The fundamental difference in point of view between this paper and most philosophy is that we are motivated by the problem of designing an artificial intelligence. Therefore, our attitude towards a concept like belief is determined by trying to decide what ways of acquiring and using beliefs will lead to intelligent behavior. Then we discover that much that one intelligence can find out about another can be expressed by ascribing beliefs to it.
A negative view of empiricism seems dictated from the apparent artificiality of designing an empiricist computer program to operate in the real world. Namely, we plan to provide our program with certain senses, but we have no way of being sure that the world in which we are putting the machine is constructable from the sense impressions it will have. Whether it will ever know some fact about the world is contingent, so we are not inclined to build into it the notion that what it can't know about doesn't exist.
The philosophical views most sympathetic to our approach are some expressed by Carnap in some of the discursive sections of (Carnap 1956).
Hilary Putnam (1961) argues that the classical mind-body problems are just as acute for machines as for men. Some of his arguments are more explicit than any given here, but in that paper, he doesn't try to solve the problems for machines.
D.M. Armstrong (1968) ``attempts to show that there are no valid philosophical or logical reasons for rejecting the identification of mind and brain.'' He does this by proposing definitions of mental concepts in terms of the state of the brain. Fundamentally, I agree with him and think that such a program of definition can be carried out, but it seems to me that his methods for defining mental qualities as brain states are too weak even for defining properties of computer programs. While he goes beyond behavioral definitions as such, he relies on dispositional states.
This paper is partly an attempt to do what Ryle (1949) says can't be done and shouldn't be attempted--namely to define mental qualities in terms of states of a machine. The attempt is based on methods of which he would not approve; he implicitly requires first order definitions, and he implicitly requires that definitions be made in terms of the state of the world and not in terms of approximate theories.
His final view of the proper subject matter of epistemology is too narrow to help researchers in artificial intelligence. Namely, we need help in expressing those facts about the world that can be obtained in an ordinary situation by an ordinary person. The general facts about the world will enable our program to decide to call a travel agent to find out how to get to Boston.
Donald Davidson (1973) undertakes to show, ``There is no important sense in which psychology can be reduced to the physical sciences''. He proceeds by arguing that the mental qualities of a hypothetical artificial man could not be defined physically even if we knew the details of its physical structure.
One sense of Davidson's statement does not require the arguments he gives. There are many universal computing elements--relays, neurons, gates and flip-flops, and physics tells us many ways of constructing them. Any information processing system that can be constructed of one kind of element can be constructed of any other. Therefore, physics tells us nothing about what information processes exist in nature or can be constructed. Computer science is no more reducible to physics than is psychology.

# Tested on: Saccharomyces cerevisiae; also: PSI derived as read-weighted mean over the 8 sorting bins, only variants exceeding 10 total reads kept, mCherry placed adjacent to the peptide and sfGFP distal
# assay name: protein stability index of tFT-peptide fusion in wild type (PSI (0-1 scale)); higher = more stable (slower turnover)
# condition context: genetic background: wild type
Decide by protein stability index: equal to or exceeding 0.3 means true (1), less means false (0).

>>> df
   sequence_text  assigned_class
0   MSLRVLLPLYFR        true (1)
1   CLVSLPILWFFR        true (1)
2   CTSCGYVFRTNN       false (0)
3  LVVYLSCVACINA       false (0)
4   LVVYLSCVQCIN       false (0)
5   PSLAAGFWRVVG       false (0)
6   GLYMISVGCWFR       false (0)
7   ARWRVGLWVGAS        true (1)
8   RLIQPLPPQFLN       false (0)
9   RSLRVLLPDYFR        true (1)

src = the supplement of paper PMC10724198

However, Davidson also argues that the mental states of an organism are not describable in terms of its physical structure, and I take this to assert also that they are not describable in terms of its construction from logical elements. I would take his arguments as showing that mental qualities don't have what I have called first order structural definitions. I don't think they apply to second order definitions.
D.C. Dennett (1971) expresses views very similar to mine about the reasons for ascribing mental qualities to machines. However, the present paper emphasizes criteria for ascribing particular mental qualities to particular machines rather than the general proposition that mental qualities may be ascribed. I think that the chess programs Dennett discusses have more limited mental structures than he seems to ascribe to them. Thus their beliefs almost always concern particular positions, and they believe almost no general propositions about chess, and this accounts for many of their weaknesses. Intuitively, this is well understood by researchers in computer game playing, and providing the program with a way of representing general facts about chess and even general facts about particular positions is a major unsolved problem. For example, no present program can represent the assertion ``Black has a backward pawn on his Q3 and white may be able to cramp black's position by putting pressure on it''. Such a representation would require rules that permit such a statement to be derived in appropriate positions and would guide the examination of possible moves in accordance with it.
I would also distinguish between believing the laws of logic and merely using them (see Dennett, p. 95). The former requires a language that can express sentences about sentences and which contains some kind of reflection principle. Many present problem solving programs can use modus ponens but cannot reason about their own ability to use new facts in a way that corresponds to believing modus ponens.